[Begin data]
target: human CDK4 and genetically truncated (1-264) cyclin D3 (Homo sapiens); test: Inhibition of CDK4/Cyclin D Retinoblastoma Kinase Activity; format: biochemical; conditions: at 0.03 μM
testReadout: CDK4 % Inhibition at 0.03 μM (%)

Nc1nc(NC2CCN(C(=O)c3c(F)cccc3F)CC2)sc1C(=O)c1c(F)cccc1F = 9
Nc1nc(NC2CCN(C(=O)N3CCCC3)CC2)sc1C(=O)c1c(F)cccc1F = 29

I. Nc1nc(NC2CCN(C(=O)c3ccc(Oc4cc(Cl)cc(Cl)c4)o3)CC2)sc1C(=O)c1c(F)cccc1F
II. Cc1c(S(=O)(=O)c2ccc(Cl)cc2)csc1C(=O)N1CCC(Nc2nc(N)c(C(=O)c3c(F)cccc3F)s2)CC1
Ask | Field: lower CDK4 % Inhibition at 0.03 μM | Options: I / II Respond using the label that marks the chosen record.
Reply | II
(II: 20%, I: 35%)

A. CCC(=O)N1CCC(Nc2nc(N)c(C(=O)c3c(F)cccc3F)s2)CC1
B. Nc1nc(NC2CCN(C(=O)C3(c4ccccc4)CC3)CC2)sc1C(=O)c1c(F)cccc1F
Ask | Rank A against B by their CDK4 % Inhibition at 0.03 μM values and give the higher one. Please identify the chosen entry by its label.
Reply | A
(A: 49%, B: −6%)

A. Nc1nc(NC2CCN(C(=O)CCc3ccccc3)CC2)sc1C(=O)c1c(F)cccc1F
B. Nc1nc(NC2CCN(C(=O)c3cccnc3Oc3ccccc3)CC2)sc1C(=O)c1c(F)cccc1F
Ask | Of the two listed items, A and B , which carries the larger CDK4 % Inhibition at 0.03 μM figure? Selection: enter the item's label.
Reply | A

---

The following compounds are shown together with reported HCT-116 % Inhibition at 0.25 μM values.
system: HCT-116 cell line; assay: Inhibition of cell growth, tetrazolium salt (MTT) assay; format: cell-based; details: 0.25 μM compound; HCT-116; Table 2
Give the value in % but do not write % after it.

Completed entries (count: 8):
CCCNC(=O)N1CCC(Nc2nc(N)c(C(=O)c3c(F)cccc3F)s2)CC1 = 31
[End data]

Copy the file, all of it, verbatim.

target: human CDK4 and genetically truncated (1-264) cyclin D3 (Homo sapiens); test: Inhibition of CDK4/Cyclin D Retinoblastoma Kinase Activity; format: biochemical; conditions: at 0.03 μM
testReadout: CDK4 % Inhibition at 0.03 μM (%)

Nc1nc(NC2CCN(C(=O)c3c(F)cccc3F)CC2)sc1C(=O)c1c(F)cccc1F = 9
Nc1nc(NC2CCN(C(=O)N3CCCC3)CC2)sc1C(=O)c1c(F)cccc1F = 29

I. Nc1nc(NC2CCN(C(=O)c3ccc(Oc4cc(Cl)cc(Cl)c4)o3)CC2)sc1C(=O)c1c(F)cccc1F
II. Cc1c(S(=O)(=O)c2ccc(Cl)cc2)csc1C(=O)N1CCC(Nc2nc(N)c(C(=O)c3c(F)cccc3F)s2)CC1
Ask | Field: lower CDK4 % Inhibition at 0.03 μM | Options: I / II Respond using the label that marks the chosen record.
Reply | II
(II: 20%, I: 35%)

A. CCC(=O)N1CCC(Nc2nc(N)c(C(=O)c3c(F)cccc3F)s2)CC1
B. Nc1nc(NC2CCN(C(=O)C3(c4ccccc4)CC3)CC2)sc1C(=O)c1c(F)cccc1F
Ask | Rank A against B by their CDK4 % Inhibition at 0.03 μM values and give the higher one. Please identify the chosen entry by its label.
Reply | A
(A: 49%, B: −6%)

A. Nc1nc(NC2CCN(C(=O)CCc3ccccc3)CC2)sc1C(=O)c1c(F)cccc1F
B. Nc1nc(NC2CCN(C(=O)c3cccnc3Oc3ccccc3)CC2)sc1C(=O)c1c(F)cccc1F
Ask | Of the two listed items, A and B , which carries the larger CDK4 % Inhibition at 0.03 μM figure? Selection: enter the item's label.
Reply | A

---

The following compounds are shown together with reported HCT-116 % Inhibition at 0.25 μM values.
system: HCT-116 cell line; assay: Inhibition of cell growth, tetrazolium salt (MTT) assay; format: cell-based; details: 0.25 μM compound; HCT-116; Table 2
Give the value in % but do not write % after it.

Completed entries (count: 8):
CCCNC(=O)N1CCC(Nc2nc(N)c(C(=O)c3c(F)cccc3F)s2)CC1 = 31